Coluber sirtalis Linnaeus, 1758, Canada. Eleven subspecies are recognized.
OTHER COMMON NAMES
French: Couleuvre rayèe, serpent-jarretière; German: Gewöhnliche Strumpfbandnatter; Spanish: Culebra-listonada común.
The common garter snake is a relatively slender snake generally reaching about 28 in (70 cm) in length. Color varies greatly across the wide geographic range of this species, but in most populations the snake exhibits three longitudinal yellow stripes. The ground color may be dark brown, olive green, or red, sometimes with black patches.
This species is widely distributed across North America, including the eastern half of the continent, the northern Great Plains and northern Rocky Mountains, and the Pacific Coast.
Some Canadian populations extend far north, one reaching the southern Northwest Territories.
Common garter snakes are found in a wide variety of habitats, including marshes, fields, woodlands, and forest edges. This species is often found in association with water.
In general this snake is diurnally active, with a long activity season. It is active year round in the southern part of the range, and even at extreme northern localities it has been reported to be active for five months out of the year. Individuals in northern populations may travel long distances from their hibernation sites to their summer foraging habitats.
This species forages actively on a wide variety of prey, including both vertebrates and invertebrates. Common prey include earthworms, fishes, and frogs, but a host of other prey also are eaten, occasionally including small mammals or birds.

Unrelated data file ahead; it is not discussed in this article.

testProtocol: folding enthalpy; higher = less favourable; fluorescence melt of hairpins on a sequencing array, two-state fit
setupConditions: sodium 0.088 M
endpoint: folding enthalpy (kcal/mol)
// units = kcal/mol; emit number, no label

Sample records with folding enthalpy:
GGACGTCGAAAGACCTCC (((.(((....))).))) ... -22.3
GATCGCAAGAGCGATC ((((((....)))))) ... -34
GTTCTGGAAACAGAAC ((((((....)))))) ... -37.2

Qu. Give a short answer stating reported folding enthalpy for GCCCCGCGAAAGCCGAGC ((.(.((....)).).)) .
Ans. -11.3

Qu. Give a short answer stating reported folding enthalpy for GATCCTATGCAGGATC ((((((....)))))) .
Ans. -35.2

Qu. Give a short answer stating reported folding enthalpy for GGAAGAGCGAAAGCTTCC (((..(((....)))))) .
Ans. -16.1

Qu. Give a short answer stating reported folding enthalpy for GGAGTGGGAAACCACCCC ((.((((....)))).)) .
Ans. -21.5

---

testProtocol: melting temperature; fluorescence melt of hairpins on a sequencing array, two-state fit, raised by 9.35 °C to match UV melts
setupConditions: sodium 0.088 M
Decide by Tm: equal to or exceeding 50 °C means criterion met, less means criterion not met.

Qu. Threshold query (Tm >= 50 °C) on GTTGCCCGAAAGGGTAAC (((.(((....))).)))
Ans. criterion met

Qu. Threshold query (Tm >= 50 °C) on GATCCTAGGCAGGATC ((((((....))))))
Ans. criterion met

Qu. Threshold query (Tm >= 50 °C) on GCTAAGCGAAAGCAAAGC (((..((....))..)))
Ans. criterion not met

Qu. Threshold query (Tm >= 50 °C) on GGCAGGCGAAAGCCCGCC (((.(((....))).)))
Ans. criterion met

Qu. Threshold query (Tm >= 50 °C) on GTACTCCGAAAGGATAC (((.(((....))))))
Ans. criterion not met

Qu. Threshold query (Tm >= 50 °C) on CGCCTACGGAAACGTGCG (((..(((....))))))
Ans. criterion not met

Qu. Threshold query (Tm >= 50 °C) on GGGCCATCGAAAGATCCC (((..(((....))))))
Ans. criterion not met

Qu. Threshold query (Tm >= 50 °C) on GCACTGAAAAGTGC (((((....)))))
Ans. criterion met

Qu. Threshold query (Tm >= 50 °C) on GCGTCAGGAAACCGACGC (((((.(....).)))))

This snake is viviparous, with litter size varying geographically. The usual litter size is about 10-15 young, although lower numbers are common in some northern populations, and an average of over 30 was recorded for a population in Maryland. Populations in Manitoba, Canada, are well known for the enormous aggregations of males seeking to mate upon emergence from hibernation. The males, which are smaller, emerge earlier, so females are courted by large numbers of waiting males.
Not listed by the IUCN. The San Francisco garter snake (T. s. infernalis, previously known as T. s. tetrataenia) is the only snake in the United States listed as Endangered by the U.S. Fish and Wildlife Service. Habitat loss is primarily responsible for its decline. In Manitoba, Canada, where the red-sided garter snake (T. s. parietalis) aggregates by the thousands in communal hibernacula, the populations were once threatened by overcollection for commercial purposes. A ban on export of garter snakes from Manitoba was imposed in 1991.
Because of their abundance and ease of maintenance in captivity, common garter snakes are used for a variety of laboratory studies and are also maintained as pets. ♦
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